Our voices made quiet

I’ve been thinking a lot about Catherine Nichols in the last week – the aspiring novelist who discovered that her attempts at querying agents were 8.5 times more successful when she submitted under a male pseudonym.

(It’s also worth noting, as Nichols herself did, it’s likely these figures would be even more depressing if she happened to be a woman of colour with an identifiably “non-white” name)

I was unsurprised. I was angry. I was hopeless. I wondered what the point of even trying to write and complete a novel was, given the extraordinary barriers any book with a female name attached to it would face. Give up, give up, give up.

As it happens, I was also reading Meg Wolitzer’s novel The Wife which looks at how a husband’s literary ambition cannibalizes his wife’s talent. The Wife looks at the gender imbalances that thwarted its heroine, Joan’s, ambitions in the 1950s and 60s – but as I read about Catherine Nichols it occurred to me that, without too much adjustment this story could just as easily be set today.

It wasn’t meant to be like this. Women of my generation (I was born in the late 80s) were meant to be the unburdened beneficiaries of our mother’s and grandmother’s struggle. To a certain extent this is true: I enjoy legal protections (the right to an equal wage, protection from marital rape, access to legal abortion) that didn’t exist a short generation ago, no matter how patchily these provisions are enforced. In more nebulous social terms, too, attitudes have shifted. What was once routine is now unthinkable.

Except: maybe all those old prejudices aren’t really unthinkable, they’re just unsayable. Pushed down, buried into the unconscious, they persist. Women can’t tackle big subjects. Women write small stories – “minutely observed” comedies of manners. Women do emotion.

Even when we do well, women are damned with the faintest of praise. It reminds me of hearing some TV opinion-drone (male) explaining why the fact that girls now consistently outperform boys in exams isn’t to do with girls working hard, or being proficient in the subjects: rather it’s because girls are goody-two-shoes, parroting-to-please. Boys, more naturally rebellious, chafe against the confines of the education system, but are actually demonstrating greater intelligence, academic insight, curiosity, he assured us, when they fail their exams, stir up trouble. I wanted to throw my shoe at the TV (but I didn’t).

No-one wants female anger, female rebellion. It is ugly, unseemly.

No-one wants women to “write like men,” tackle big subjects with vigour – just ask Zadie Smith, who had her novel White Teeth derided as “hysterical realism” by big-shot literary critic James Wood. (Yeah, he really went to hysterical as a descriptor).

No-one wants stereotypical women’s fiction, because as I talked about earlier this year, obviously only women could want to read about such petty matters as relationship, family etc, and who cares about what women might find interesting? Of course, if men write about domestic life is a searing revelation of deeper truths about the human condition – just ask Jonathan Franzen.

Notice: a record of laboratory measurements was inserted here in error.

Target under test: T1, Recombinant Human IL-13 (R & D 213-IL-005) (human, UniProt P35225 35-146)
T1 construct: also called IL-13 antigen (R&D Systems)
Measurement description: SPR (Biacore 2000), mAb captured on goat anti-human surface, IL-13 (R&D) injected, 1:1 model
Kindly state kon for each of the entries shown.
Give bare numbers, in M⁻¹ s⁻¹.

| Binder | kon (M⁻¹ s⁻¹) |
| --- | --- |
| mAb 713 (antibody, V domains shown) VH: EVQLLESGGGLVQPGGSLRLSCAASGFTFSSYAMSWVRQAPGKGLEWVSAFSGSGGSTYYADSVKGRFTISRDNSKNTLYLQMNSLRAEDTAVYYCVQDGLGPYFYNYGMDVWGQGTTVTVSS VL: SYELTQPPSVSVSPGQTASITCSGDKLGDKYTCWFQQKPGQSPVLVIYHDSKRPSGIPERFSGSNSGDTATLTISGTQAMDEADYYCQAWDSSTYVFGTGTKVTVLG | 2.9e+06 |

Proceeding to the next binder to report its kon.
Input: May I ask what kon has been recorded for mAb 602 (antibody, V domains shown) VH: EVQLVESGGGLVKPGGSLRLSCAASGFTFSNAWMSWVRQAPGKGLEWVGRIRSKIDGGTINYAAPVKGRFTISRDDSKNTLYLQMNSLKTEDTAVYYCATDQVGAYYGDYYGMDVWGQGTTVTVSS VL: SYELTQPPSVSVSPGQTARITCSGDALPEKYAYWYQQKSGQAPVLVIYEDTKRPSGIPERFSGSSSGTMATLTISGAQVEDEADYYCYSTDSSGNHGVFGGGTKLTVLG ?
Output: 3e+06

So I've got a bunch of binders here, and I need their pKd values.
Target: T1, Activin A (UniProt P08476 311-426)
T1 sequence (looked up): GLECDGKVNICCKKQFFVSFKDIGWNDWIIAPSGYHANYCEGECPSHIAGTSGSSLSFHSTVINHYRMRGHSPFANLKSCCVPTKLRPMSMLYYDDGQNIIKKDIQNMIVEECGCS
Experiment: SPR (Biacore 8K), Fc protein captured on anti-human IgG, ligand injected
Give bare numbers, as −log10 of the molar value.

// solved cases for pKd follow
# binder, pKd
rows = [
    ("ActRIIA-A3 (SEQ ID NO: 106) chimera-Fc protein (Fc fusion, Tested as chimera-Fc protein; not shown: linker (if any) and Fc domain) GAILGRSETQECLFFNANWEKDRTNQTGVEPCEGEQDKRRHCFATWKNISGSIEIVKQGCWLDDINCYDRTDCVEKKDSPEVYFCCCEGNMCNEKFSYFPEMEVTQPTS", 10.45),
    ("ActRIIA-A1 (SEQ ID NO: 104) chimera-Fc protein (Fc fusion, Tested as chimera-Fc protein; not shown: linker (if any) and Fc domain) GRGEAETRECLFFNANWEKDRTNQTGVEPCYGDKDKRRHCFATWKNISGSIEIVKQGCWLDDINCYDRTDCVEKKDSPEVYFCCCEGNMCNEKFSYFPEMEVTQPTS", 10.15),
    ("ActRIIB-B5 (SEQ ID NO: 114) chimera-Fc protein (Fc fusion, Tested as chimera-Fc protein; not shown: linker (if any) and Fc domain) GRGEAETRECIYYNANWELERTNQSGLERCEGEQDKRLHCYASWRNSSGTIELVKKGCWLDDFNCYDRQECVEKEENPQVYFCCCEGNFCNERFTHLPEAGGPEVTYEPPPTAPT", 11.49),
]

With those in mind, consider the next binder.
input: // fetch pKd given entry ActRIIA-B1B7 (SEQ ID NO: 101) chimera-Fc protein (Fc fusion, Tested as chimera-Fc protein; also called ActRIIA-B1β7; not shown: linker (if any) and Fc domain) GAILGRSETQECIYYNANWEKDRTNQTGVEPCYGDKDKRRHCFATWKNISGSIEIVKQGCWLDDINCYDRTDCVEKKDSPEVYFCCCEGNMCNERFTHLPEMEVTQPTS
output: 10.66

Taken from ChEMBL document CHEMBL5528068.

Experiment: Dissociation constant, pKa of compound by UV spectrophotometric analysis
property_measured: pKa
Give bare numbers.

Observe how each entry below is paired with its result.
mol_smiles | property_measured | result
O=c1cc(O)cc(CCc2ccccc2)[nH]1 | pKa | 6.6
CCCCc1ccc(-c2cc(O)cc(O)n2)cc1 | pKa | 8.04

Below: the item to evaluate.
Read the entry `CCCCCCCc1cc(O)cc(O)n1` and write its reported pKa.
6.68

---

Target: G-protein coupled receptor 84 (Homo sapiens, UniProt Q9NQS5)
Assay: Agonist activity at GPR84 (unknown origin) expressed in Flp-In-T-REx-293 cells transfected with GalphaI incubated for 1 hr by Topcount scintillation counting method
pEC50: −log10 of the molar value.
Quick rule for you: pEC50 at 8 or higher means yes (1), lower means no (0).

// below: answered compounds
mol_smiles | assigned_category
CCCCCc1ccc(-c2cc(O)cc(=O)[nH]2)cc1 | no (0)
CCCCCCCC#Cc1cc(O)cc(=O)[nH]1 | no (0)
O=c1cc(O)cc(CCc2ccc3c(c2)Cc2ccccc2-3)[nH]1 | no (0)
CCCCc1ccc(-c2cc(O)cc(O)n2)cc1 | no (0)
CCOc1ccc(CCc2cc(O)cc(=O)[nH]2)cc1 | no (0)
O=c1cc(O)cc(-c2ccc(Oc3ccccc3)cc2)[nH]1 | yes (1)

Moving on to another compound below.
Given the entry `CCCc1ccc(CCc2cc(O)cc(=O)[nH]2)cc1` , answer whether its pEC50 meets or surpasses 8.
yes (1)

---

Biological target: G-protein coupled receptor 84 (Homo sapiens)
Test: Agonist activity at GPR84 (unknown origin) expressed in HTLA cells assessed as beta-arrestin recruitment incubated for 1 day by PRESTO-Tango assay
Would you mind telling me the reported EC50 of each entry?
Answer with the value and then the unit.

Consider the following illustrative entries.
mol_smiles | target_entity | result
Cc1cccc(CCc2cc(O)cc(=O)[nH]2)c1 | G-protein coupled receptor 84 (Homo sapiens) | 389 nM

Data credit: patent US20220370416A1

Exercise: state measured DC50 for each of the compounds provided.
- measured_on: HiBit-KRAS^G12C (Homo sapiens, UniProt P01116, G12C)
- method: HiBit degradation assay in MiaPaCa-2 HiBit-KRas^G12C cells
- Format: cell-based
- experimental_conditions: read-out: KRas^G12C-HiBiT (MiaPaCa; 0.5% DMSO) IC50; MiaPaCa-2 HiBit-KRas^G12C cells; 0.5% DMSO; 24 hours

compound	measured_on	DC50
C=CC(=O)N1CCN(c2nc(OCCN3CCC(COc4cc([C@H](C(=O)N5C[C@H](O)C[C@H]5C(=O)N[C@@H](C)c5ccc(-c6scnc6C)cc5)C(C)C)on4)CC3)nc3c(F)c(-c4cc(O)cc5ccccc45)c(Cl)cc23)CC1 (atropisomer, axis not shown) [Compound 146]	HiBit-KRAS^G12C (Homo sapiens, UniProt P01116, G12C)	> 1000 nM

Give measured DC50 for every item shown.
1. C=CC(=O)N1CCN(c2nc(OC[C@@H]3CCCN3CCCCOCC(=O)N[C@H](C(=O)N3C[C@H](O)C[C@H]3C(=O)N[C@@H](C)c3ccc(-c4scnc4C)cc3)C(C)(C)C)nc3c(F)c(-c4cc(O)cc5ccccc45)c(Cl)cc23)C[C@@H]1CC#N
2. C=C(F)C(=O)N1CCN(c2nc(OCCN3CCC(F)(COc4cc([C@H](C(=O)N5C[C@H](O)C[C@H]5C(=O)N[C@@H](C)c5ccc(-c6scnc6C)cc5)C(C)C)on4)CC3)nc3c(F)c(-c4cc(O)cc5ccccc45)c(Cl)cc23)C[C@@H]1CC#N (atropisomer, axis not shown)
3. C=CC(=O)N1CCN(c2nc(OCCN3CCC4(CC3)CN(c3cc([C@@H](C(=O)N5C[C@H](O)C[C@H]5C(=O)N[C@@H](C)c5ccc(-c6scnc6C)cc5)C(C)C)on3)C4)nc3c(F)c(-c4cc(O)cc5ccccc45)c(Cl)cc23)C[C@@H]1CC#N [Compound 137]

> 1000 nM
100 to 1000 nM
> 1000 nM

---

In all spheres of life, women are told to be quiet. Couch our demands as polite requests, if you wouldn’t mind and it wouldn’t be an inconvenience. Push away our own desires as incidental to everyone else’s. Our confidence is undermined: we submit less, we believe less in our own work, lack the brash assurance that our words belong out there in the world.

I remember reading or hearing somewhere in the rush of commentary that Nichols’ piece caused that the outcome of this is that women writers are not permitted to be mediocre or “good enough” in the same way men are.

All of this is known. But as I mulled over my own feelings and responses to this article over the weekend I tried to figure out what I should do, exactly. Give up, as my inner voice is often telling me to do anyway? Start honing my male pseudonym?

But there have to be more practical solutions, or ones that don’t require trading away my identity through lack of hope. Write letters to literary magazines asking them to consider implementing a blind submission process? Donate money to VIDA? Maybe write a blog post to raise my voice to the chorus of women saying THIS IS NOT OK.

Overall, I want to take this moment to pledge to do the exact opposite of what our culture has trained me to want to do in this kind of situation. I will not stop writing. I will not feel bad for submitting my work to lit mags (and when the day comes to agents), I will not worry that I am wasting their time. It’s their job to read the work of writers, damnit, and that includes those of us who happen to be women. I will treat every completed submission, signed off with my quite obviously female name, as my little blow against entrenched patriarchy. I won’t apologize for my successes, but share and be proud of what my effort has garnered. I will encourage other women writers to do the same, and support their work when it makes it out there into that big bad world.

There are too many fights still to be won, too many hard-won freedoms under attack. There is hard work for us feminists. But continuing to do what I love, being brave and sending my loud, unapologetic voice out into the world, jostling for my little bit of literary space? That’s not work, that’s pleasure.

Image Credit: Rodion Kutsaev

3 thoughts on “Our voices made quiet

Leave a Reply

Fill in your details below or click an icon to log in:

WordPress.com Logo

You are commenting using your WordPress.com account. Log Out / Change )

Twitter picture

You are commenting using your Twitter account. Log Out / Change )

Facebook photo

You are commenting using your Facebook account. Log Out / Change )

Google+ photo

You are commenting using your Google+ account. Log Out / Change )

Connecting to %s